Maybe Google, Microsoft and Apple would be less upset about how the National Security Agency’s data surveillance tactics are hurting their reputations if the government compensated them with regular payouts. The New York Times reports that the Central Intelligence Agency is paying AT&T more than $10 million a year for access to “the company’s vast database of phone records, which includes Americans’ international calls.” AT&T’s huge trove of call records goes beyond its own customers and also includes phone calls made through the carrier’s network equipment.
The good news, however, is that the CIA does actually put some privacy safeguards in place for domestic callers. The Times says that “most of the call logs provided by AT&T involve foreign-to-foreign calls, but when the company produces records of international calls with one end in the United States, it does not disclose the identity of the Americans and ‘masks’ several digits of their phone numbers.” Even so, the CIA can still refer such “masked” phone numbers over to the FBI, which can then subpoena AT&T to hand over the unmasked data.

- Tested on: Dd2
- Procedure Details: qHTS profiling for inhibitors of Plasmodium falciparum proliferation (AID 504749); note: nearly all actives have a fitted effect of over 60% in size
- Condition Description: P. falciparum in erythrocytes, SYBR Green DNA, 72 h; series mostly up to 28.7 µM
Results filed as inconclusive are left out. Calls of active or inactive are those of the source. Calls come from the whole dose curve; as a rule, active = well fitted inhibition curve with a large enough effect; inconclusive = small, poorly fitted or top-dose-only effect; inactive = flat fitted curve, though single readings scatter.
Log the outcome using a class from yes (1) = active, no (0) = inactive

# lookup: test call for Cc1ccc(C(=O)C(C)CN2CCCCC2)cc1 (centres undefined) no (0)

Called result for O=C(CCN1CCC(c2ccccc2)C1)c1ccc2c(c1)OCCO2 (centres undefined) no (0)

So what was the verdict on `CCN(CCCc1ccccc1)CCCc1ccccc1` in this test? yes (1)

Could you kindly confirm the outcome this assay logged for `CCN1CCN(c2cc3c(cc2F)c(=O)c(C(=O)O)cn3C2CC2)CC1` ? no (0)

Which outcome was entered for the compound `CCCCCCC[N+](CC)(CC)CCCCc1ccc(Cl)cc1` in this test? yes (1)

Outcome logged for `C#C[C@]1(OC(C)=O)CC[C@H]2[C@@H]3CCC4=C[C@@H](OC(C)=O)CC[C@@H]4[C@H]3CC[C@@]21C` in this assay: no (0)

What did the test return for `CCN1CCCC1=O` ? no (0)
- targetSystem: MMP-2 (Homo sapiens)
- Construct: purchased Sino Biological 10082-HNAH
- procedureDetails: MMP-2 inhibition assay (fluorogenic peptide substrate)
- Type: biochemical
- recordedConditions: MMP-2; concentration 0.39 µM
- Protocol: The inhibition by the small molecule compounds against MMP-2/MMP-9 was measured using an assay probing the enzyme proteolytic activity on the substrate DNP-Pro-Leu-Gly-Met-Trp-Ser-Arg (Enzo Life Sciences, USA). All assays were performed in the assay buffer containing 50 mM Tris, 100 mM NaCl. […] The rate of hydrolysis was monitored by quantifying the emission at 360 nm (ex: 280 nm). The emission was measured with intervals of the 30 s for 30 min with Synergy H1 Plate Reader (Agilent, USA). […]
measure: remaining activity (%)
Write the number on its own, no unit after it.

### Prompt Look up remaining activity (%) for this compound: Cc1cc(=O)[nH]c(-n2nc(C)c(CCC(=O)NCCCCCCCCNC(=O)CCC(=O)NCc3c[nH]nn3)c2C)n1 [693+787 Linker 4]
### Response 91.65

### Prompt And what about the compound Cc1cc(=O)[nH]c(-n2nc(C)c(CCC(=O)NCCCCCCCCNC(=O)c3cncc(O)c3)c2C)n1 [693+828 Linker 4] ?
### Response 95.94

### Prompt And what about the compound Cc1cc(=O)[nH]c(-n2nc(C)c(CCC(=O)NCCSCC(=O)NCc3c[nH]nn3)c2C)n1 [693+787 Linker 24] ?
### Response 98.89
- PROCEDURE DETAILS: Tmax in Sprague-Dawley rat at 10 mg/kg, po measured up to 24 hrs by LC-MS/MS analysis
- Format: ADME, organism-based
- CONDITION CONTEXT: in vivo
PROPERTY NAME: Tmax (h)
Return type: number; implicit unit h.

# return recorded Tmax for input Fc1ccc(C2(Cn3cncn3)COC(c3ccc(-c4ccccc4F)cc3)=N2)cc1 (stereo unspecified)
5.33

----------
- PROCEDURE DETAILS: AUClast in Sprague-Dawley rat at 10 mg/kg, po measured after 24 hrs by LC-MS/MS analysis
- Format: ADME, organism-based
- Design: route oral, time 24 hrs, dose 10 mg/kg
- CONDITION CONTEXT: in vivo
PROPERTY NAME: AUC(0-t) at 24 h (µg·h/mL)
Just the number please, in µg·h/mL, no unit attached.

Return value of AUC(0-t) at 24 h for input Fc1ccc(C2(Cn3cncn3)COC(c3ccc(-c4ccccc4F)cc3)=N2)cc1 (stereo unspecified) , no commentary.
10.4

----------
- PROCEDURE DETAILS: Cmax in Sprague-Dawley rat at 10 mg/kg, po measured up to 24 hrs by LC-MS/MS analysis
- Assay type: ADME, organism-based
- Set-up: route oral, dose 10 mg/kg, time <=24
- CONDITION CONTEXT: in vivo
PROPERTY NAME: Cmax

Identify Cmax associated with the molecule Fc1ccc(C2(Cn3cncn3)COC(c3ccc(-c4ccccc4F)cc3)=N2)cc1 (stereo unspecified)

UPDATE: AT&T has issued the following statement in response to the Times’ article: “In all cases, whenever any governmental entity anywhere seeks information from us, we ensure that the request and our response are completely lawful and proper. We ensure that we maintain customer information in compliance with the laws of the United States and other countries where information may be maintained. Like all telecom providers, we routinely charge governments for producing the information provided. We do not comment on questions concerning national security.”